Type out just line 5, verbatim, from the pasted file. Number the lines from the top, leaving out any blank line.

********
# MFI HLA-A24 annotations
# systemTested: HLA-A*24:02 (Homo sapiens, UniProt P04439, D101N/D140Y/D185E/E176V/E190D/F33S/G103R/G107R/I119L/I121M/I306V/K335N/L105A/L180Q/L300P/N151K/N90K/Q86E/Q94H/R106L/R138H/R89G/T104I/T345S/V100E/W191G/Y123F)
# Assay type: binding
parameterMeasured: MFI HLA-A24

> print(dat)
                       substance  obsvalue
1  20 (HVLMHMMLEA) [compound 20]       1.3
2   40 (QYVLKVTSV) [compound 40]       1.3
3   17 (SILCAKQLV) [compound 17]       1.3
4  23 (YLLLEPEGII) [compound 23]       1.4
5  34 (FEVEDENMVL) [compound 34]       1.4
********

> print(dat)